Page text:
If it weren’t already pretty obvious, we here at tentree have a thing about outer space. It’s what inspired us to create our glow-in-the-dark constellation collection! Throughout the year, there are a number of really cool celestial events that inspire us to think big. Among them is the Geminid meteor shower, which is peaking in the early morning hours of December 13th and 14th.
The Geminid meteor shower gets its name from the part of the sky the meteors seem to originate. These meteors radiate near the star Castor, which is found in the Gemini constellation. But the meteors don’t actually come from Castor. They actually eminate from a rocky comet called 3200 Phaethon.
As the Earth passes through the comet’s tail, the debris from the tail, which moves at 80,000 miles per hour, vaporizes high in the Earth’s upper atmosphere, creating the spectacle that is the Geminid meteor shower.
The Geminids are visible from both the Northern and Southern Hemispheres, though they can be seen better in the north. The meteor shower is best viewed at approximately 2:00AM local time for all parts of the sky. This is the time when the Gemini constellation rises to its highest point in the sky, which brings the meteors’ radiance point to its highest position.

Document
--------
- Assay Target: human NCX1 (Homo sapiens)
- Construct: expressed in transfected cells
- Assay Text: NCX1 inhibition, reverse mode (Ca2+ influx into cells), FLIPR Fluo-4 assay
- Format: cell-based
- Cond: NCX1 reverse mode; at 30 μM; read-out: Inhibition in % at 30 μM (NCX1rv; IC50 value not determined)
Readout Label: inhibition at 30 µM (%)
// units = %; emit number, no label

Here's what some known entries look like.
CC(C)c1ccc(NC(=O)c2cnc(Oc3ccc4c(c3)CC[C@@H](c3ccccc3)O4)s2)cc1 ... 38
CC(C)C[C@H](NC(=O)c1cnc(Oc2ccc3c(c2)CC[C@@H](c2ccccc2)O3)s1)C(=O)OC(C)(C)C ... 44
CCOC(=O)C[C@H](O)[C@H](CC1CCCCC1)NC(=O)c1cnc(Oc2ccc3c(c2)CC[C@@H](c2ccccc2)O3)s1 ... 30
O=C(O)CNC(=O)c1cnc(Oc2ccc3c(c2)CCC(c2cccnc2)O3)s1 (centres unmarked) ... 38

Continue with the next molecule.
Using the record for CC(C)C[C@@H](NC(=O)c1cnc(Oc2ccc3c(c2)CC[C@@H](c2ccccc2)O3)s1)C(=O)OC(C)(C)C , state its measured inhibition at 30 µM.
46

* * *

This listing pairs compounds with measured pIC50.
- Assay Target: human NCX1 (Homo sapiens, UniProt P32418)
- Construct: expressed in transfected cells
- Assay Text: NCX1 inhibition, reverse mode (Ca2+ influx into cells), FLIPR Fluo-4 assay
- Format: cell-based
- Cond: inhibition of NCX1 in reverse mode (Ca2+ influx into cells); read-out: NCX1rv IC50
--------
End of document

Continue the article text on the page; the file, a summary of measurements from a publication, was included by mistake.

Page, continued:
Finding the radiance point can be a bit challenging. Castor is a very bright star compared to the stars nearby. There are a number of free apps that can be installed on your phone that will help you identify the location of different stars in the night sky. As always, be careful to properly vet free apps before downloading to be certain they’re safe!
Otherwise, no special gear or equipment is needed to see these meteors. All you need is a dark sky unimpeded by city light pollution or trees. While no special gear is needed, since it is winter, we would advise bringing warm clothes, some blankets, and a thermos of hot chocolate.
The Geminid meteor shower got a lot of attention in 2017 due to the relative closeness of 3200 Phaethon to the Earth. This year, the comet is much further away, which may cause a slightly less spectacular shower. Even so, you should see between 50 and 100 meteors per hour during peak viewing time!